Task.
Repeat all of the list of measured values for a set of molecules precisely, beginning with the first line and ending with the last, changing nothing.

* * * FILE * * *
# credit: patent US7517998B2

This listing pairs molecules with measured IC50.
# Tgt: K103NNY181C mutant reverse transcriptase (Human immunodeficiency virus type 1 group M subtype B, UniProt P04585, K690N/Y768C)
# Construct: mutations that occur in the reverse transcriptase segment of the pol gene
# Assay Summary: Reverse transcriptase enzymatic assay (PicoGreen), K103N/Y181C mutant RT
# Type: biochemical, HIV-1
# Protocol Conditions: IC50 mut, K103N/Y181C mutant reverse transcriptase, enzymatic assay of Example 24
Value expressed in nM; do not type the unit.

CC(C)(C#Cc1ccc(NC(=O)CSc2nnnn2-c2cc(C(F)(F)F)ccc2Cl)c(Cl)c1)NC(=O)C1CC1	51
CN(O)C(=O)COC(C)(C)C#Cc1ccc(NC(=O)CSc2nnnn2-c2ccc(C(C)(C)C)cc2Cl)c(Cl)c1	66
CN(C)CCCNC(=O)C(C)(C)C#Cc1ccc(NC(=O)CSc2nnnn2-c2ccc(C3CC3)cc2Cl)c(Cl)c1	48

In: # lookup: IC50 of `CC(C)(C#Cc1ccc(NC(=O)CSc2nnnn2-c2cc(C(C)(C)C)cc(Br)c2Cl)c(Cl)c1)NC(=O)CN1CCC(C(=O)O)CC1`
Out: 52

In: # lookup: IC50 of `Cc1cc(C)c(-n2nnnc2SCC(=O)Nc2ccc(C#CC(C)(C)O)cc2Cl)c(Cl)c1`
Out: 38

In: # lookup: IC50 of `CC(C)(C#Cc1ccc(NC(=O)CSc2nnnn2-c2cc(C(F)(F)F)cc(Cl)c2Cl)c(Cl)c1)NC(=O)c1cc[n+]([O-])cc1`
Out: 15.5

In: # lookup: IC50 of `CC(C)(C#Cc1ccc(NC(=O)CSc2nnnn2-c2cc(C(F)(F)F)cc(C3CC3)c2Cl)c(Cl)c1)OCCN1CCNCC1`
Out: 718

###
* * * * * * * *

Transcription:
# credit: patent US7517998B2

This listing pairs molecules with measured IC50.
# Tgt: K103NNY181C mutant reverse transcriptase (Human immunodeficiency virus type 1 group M subtype B, UniProt P04585, K690N/Y768C)
# Construct: mutations that occur in the reverse transcriptase segment of the pol gene
# Assay Summary: Reverse transcriptase enzymatic assay (PicoGreen), K103N/Y181C mutant RT
# Type: biochemical, HIV-1
# Protocol Conditions: IC50 mut, K103N/Y181C mutant reverse transcriptase, enzymatic assay of Example 24
Value expressed in nM; do not type the unit.

CC(C)(C#Cc1ccc(NC(=O)CSc2nnnn2-c2cc(C(F)(F)F)ccc2Cl)c(Cl)c1)NC(=O)C1CC1	51
CN(O)C(=O)COC(C)(C)C#Cc1ccc(NC(=O)CSc2nnnn2-c2ccc(C(C)(C)C)cc2Cl)c(Cl)c1	66
CN(C)CCCNC(=O)C(C)(C)C#Cc1ccc(NC(=O)CSc2nnnn2-c2ccc(C3CC3)cc2Cl)c(Cl)c1	48

In: # lookup: IC50 of `CC(C)(C#Cc1ccc(NC(=O)CSc2nnnn2-c2cc(C(C)(C)C)cc(Br)c2Cl)c(Cl)c1)NC(=O)CN1CCC(C(=O)O)CC1`
Out: 52

In: # lookup: IC50 of `Cc1cc(C)c(-n2nnnc2SCC(=O)Nc2ccc(C#CC(C)(C)O)cc2Cl)c(Cl)c1`
Out: 38

In: # lookup: IC50 of `CC(C)(C#Cc1ccc(NC(=O)CSc2nnnn2-c2cc(C(F)(F)F)cc(Cl)c2Cl)c(Cl)c1)NC(=O)c1cc[n+]([O-])cc1`
Out: 15.5

In: # lookup: IC50 of `CC(C)(C#Cc1ccc(NC(=O)CSc2nnnn2-c2cc(C(F)(F)F)cc(C3CC3)c2Cl)c(Cl)c1)OCCN1CCNCC1`
Out: 718

###